A prospective thru-hiker contacted me to ask for some advice about the Appalachian Trail. Here is how I responded.
Go lightweight - it will hurt less and you just don't need much. Resupply in town instead of having to get to the PO for packages. Have fun in town, but don't stay too long. Party with other hikers, but don't spend too much money on beer so you have enough money to get to Maine. Dry out your feet in the sun a few times a day, or every time you rest. Eat a salad every time you get to town- you'll feel better. Don't rush. The hike will be over before you know it and then you'll have to get a job again. Do some 20 plus mile days so you feel the burn, but take your time on most days. Some hikers are gonna drive you crazy, but they are all part of this awesome hiker fraternity and they all have an interesting story. Take lots of pictures, especially of the hikers. Make sure you get contact info for the people you meet - when the hike is over you can go sleep on their couches and talk gear and trail all night long. Non-hikers are excited about your trip, but don't really care about gear and can't necessarily appreciate the great stories you'll have about hiking in the rain for a week. Mind your manners in trail towns. You are stinky and homeless and you depend on the town for its services. It only takes one badly behaved hiker to make all hikers unwelcome in a little trail town. Offer a donation to trail angels and gas money to people who give you rides. Take the time to talk to the people you meet, even if you've answered the question about how many pairs of shoes you've worn out a million times. Most people don't have the moxy to hike 2000 miles and they are truly excited about what you are doing. Give them that excitement, but be humble. Chances are they have the moxy to do something you would never consider, so listen to their stories. Don't take a cell phone. You won't need it and it is nice to get away from everyone else in your life for a while. And no one wants to hear anyone else yakking on a phone in the middle of the woods. Keep a journal, even if you are tired. You don't have to write a novel, just jot down a few phrases so you can remember the little or big things you see each day. You'll be glad you did when you are back at work and have responsibilities that keep you from getting out in the woods.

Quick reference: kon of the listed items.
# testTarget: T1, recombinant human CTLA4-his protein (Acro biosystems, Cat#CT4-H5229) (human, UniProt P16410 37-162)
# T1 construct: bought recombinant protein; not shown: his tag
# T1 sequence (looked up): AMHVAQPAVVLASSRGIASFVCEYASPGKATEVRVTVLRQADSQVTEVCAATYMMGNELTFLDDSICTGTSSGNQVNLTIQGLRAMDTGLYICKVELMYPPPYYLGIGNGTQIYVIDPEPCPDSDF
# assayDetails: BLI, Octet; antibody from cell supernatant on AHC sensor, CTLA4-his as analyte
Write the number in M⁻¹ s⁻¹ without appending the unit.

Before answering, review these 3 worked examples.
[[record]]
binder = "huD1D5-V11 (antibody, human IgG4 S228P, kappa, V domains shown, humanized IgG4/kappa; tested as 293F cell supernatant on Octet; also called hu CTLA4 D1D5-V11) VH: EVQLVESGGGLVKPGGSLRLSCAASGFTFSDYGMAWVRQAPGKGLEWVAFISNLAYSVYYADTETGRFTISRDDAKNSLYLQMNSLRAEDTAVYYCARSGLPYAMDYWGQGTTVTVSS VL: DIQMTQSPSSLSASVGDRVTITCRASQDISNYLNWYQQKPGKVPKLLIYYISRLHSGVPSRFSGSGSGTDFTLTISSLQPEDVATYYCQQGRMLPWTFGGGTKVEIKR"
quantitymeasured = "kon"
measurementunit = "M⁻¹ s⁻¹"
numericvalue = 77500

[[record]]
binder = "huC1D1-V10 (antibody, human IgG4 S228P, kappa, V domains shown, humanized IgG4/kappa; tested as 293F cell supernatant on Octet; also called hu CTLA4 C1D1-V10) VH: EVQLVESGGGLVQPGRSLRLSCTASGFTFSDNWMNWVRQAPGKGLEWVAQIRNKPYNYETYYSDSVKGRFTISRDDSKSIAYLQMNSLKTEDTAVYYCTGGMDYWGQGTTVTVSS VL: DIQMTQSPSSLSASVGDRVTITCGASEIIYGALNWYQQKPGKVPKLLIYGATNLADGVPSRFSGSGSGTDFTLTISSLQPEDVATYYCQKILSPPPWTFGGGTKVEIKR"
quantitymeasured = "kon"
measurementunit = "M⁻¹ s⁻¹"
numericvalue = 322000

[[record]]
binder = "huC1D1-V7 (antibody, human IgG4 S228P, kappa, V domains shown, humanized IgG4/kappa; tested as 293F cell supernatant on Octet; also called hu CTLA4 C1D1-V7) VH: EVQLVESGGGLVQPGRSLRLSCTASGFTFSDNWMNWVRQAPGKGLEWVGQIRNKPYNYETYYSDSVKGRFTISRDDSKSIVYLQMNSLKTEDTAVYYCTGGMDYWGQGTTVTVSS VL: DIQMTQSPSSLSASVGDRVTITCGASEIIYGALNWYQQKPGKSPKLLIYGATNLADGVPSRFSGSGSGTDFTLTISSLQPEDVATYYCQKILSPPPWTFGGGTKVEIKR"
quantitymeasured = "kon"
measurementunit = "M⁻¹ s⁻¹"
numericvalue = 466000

Top advice: go slow at first. Georgia will put you in your place with its steep and frequent elevation changes. Let your body break in with eight and ten mile days, then move on to twelve and fifteen. Your knees and ligaments will thank you. Everyone leaving Springer will feel antsy and competitive. Ignore them. The only thing getting you to Katahdin is your mind. Your primary competition is yourself.